`HISTOGRAM(x:y)`

, to make histograms. The macro we discussed
above can now be written much more efficiently as:
get_hist 6 # get_hist input output-x output-y base top width # given $1, get a histogram in $3, with the centres of the # bins in $2. Bins go from $4 to $5, with width $6. SET $2 = $4+$6/2,$5+$6/2,$6 SET HELP $2 X-vector for $3 SET $3=HISTOGRAM($1:$3) SET HELP $3 Histogram from $1, base $4 width $5

Suppose that your data is in vector x, for want of a better name, and
it has values between 0 and 20. Then the command@example
get_hist x xx yy 0 20 1
will produce a histogram in `yy`

, bin centres in `xx`

, running
from 0 to 20 with bins 1 unit wide. So you could plot it with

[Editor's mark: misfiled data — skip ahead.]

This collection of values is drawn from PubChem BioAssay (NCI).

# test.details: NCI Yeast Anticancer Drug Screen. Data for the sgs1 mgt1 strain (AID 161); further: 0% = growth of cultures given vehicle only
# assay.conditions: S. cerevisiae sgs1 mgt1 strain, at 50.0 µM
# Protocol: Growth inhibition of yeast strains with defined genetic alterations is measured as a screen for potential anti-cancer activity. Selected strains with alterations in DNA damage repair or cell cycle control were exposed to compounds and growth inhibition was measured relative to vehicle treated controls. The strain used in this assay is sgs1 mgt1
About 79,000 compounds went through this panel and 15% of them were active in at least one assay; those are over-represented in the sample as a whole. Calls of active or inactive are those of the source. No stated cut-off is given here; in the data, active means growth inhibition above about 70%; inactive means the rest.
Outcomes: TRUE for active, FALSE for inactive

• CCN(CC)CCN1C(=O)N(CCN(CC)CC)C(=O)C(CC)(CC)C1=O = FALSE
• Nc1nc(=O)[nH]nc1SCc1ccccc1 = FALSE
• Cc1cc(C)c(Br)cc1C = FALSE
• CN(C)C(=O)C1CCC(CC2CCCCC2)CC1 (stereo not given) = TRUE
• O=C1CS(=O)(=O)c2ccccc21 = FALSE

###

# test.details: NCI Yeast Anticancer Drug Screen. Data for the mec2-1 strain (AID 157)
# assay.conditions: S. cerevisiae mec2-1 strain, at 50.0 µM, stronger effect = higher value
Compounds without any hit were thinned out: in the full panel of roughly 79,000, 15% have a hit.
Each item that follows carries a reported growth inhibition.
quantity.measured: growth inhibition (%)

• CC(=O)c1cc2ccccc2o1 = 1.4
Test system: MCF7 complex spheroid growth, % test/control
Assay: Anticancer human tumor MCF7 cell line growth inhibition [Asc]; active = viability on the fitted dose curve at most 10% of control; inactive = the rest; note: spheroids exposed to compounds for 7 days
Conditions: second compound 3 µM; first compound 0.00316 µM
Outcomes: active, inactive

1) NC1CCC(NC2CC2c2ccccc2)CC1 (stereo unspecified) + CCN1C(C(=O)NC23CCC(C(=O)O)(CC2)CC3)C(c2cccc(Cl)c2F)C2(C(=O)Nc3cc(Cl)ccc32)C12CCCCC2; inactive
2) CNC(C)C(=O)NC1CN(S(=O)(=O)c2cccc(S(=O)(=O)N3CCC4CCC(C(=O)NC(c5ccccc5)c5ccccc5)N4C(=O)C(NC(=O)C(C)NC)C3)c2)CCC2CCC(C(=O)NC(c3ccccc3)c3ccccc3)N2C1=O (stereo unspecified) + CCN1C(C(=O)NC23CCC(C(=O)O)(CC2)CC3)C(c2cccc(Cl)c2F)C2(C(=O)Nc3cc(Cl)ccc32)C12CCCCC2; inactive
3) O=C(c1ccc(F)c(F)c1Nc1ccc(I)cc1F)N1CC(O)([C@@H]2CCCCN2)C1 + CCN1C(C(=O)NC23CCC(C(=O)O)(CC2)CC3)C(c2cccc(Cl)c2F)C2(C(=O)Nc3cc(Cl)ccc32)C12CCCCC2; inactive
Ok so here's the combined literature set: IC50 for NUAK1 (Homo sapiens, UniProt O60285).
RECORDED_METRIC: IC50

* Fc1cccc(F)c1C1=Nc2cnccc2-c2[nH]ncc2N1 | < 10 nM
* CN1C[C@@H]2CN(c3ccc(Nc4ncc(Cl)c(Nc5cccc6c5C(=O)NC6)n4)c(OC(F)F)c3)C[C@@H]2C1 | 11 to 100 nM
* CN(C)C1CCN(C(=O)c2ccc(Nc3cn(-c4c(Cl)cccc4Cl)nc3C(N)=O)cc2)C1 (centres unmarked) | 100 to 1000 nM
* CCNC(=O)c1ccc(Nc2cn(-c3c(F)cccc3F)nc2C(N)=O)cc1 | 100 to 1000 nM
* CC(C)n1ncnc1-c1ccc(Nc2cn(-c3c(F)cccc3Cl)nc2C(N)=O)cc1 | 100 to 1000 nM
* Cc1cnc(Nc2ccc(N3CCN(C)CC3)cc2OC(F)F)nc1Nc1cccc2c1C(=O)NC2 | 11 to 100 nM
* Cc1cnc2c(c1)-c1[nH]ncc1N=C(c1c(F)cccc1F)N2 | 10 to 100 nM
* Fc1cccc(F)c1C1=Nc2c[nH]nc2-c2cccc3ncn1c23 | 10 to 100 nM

`lim xx yy box hi xx yy `

, and maybe it looks like a Gaussian. So what
is the mean and standard deviation? The command @example
stats x mean sig kurt echo $mean $sig $kurt
will answer that, and find the kurtosis too. (Macro `stats`

consists of lines
such as `define $2 ( sum($1)/dimen($1) ) `

). Then we could use
the macro `gauss`

to plot the corresponding Gaussian,@example
set z=0,20,.1 set gg=gauss(z) set gg=gg*dimen(x) con z gg
The bottom left box of the cover was made this way. What if you don't
like the way that the histogram looks? Try the macro `barhist`

.
Now, if you wanted to plot a lognormal, you'd have to write your own
macro, and you could use `SORT`

to find medians and add another macro
to `utils`

, followed by one to find Wilcoxon statistics...
(Since this was written a `wilcoxon`

macro was donated to `stats`

).

Go to the previous, next section.